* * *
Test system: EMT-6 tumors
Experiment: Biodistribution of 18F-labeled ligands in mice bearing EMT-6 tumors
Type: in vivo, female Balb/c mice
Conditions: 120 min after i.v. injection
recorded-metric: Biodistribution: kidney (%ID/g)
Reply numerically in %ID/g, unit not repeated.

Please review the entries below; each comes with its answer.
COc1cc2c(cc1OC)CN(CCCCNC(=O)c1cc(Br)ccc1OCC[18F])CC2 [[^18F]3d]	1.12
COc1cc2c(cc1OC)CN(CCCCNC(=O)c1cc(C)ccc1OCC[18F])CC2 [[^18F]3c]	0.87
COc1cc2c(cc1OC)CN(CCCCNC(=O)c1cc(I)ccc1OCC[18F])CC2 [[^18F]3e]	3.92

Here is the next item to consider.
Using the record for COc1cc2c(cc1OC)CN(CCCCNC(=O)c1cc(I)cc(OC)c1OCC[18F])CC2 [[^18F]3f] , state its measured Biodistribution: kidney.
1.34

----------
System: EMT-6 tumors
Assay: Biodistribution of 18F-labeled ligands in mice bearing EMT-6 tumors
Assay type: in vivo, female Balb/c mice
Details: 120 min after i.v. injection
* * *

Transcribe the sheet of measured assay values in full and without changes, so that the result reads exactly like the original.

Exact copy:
Test system: EMT-6 tumors
Experiment: Biodistribution of 18F-labeled ligands in mice bearing EMT-6 tumors
Type: in vivo, female Balb/c mice
Conditions: 120 min after i.v. injection
recorded-metric: Biodistribution: kidney (%ID/g)
Reply numerically in %ID/g, unit not repeated.

Please review the entries below; each comes with its answer.
COc1cc2c(cc1OC)CN(CCCCNC(=O)c1cc(Br)ccc1OCC[18F])CC2 [[^18F]3d]	1.12
COc1cc2c(cc1OC)CN(CCCCNC(=O)c1cc(C)ccc1OCC[18F])CC2 [[^18F]3c]	0.87
COc1cc2c(cc1OC)CN(CCCCNC(=O)c1cc(I)ccc1OCC[18F])CC2 [[^18F]3e]	3.92

Here is the next item to consider.
Using the record for COc1cc2c(cc1OC)CN(CCCCNC(=O)c1cc(I)cc(OC)c1OCC[18F])CC2 [[^18F]3f] , state its measured Biodistribution: kidney.
1.34

----------
System: EMT-6 tumors
Assay: Biodistribution of 18F-labeled ligands in mice bearing EMT-6 tumors
Assay type: in vivo, female Balb/c mice
Details: 120 min after i.v. injection